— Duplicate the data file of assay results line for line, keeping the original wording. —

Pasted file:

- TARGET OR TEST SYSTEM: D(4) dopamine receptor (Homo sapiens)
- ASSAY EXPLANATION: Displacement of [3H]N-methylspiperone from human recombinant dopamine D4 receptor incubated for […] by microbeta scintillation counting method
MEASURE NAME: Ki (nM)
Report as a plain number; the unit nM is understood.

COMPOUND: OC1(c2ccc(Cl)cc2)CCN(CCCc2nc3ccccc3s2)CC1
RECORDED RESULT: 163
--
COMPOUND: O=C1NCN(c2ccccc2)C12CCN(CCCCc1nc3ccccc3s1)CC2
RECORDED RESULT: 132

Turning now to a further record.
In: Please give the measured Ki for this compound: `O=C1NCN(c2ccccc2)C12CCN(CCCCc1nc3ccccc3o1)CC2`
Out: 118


- TARGET OR TEST SYSTEM: D(4) dopamine receptor (Homo sapiens)
- ASSAY EXPLANATION: Displacement of [3H]N-methylspiperone from human recombinant dopamine D4 receptor incubated for […] by microbeta scintillation counting method
MEASURE NAME: Ki (nM)
Report as a plain number; the unit nM is understood.

COMPOUND: OC1(c2ccc(Cl)cc2)CCN(CCCc2nc3ccccc3s2)CC1
RECORDED RESULT: 163
--
COMPOUND: O=C1NCN(c2ccccc2)C12CCN(CCCCc1nc3ccccc3s1)CC2
RECORDED RESULT: 132

Turning now to a further record.
In: Please give the measured Ki for this compound: `O=C1NCN(c2ccccc2)C12CCN(CCCCc1nc3ccccc3o1)CC2`
Out: 118